in “brancusi,”

liliana porter juxtaposes incongruous objects, heavy with references to art history, in a witty and formally simple — but masterfully complex — play on the existential conundrum: which came first, the chicken or the egg?

but that’s a scratch on the surface.

porter-brancusililiana porter (b. 1941, argentina) brancusi, 2008 Duraflex photograph  11 x 15 1/4 inches

in this piece, we’re not just looking at a bird contemplating an egg. we’re looking at a photograph of a representation of a bird which is itself looking not at a representation of an egg, but an image of a representation of an egg. true to her roots in the magical realism of literary latin america — josé donoso,  gabriel garcía márquez, jorge luis borges — and the conceptual art of the 1970s, porter asks us to consider the nature of “reality,” the veracity of images and how we understand the world.

the tchotchke is so bright-eyed, so seemingly interested, that the silly trinket comes to life…  the little bird becomes our surrogate.  the simple meaning is that as the little bird reflects on the origin of its existence, we’re asked to spend a moment examining the significance of our own being.

but what the bird/viewer engages with is an image of a representation of an object — a post card reproduction of a sculpture — and not porter’s representation of an egg, but another artist — constantin brancusi’s rendition of the beginning of life.  there are so many layers of depiction and appropriation, that you lose track of the “real”…   like a room of mirrors casting your image back and forth ad infinitum.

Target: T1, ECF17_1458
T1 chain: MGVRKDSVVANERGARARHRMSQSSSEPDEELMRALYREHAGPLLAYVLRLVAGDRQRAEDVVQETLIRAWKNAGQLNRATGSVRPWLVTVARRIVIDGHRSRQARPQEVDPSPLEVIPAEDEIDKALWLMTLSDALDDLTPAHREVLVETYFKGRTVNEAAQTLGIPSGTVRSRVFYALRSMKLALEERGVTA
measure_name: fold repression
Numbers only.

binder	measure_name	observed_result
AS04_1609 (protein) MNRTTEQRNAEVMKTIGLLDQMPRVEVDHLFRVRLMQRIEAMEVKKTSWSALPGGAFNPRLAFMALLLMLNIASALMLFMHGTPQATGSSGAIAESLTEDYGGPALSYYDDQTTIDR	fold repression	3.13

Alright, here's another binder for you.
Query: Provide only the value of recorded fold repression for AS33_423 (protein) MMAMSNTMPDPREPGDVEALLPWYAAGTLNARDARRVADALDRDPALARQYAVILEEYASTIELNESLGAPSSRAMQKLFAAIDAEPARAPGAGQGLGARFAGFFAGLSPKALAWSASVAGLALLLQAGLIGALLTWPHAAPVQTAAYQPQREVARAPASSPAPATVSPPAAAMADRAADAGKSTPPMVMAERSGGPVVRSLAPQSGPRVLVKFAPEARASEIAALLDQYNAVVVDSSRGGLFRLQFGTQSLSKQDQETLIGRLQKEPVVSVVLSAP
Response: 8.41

this work reflects a world where images proliferate — where most of what we “know” is mediated.   that is to say, our experience of the world comes through other peoples’ interpretations and representations, rather than our own actual experiences.   books, photographs, films, facebook, instagram, this blog.   think about how much of the art you know, you’ve never actually seen, except in a photograph…   particularly inadequate information when it comes to understanding a three dimensional object like sculpture.

now think about how much of the world you actually know through your own senses.

this piece is about how we get the experiences that inform our worldview and the recognition that what we know is  merely the shadows on the wall of plato’s cave.    most specifically, it’s about the examination of life through art.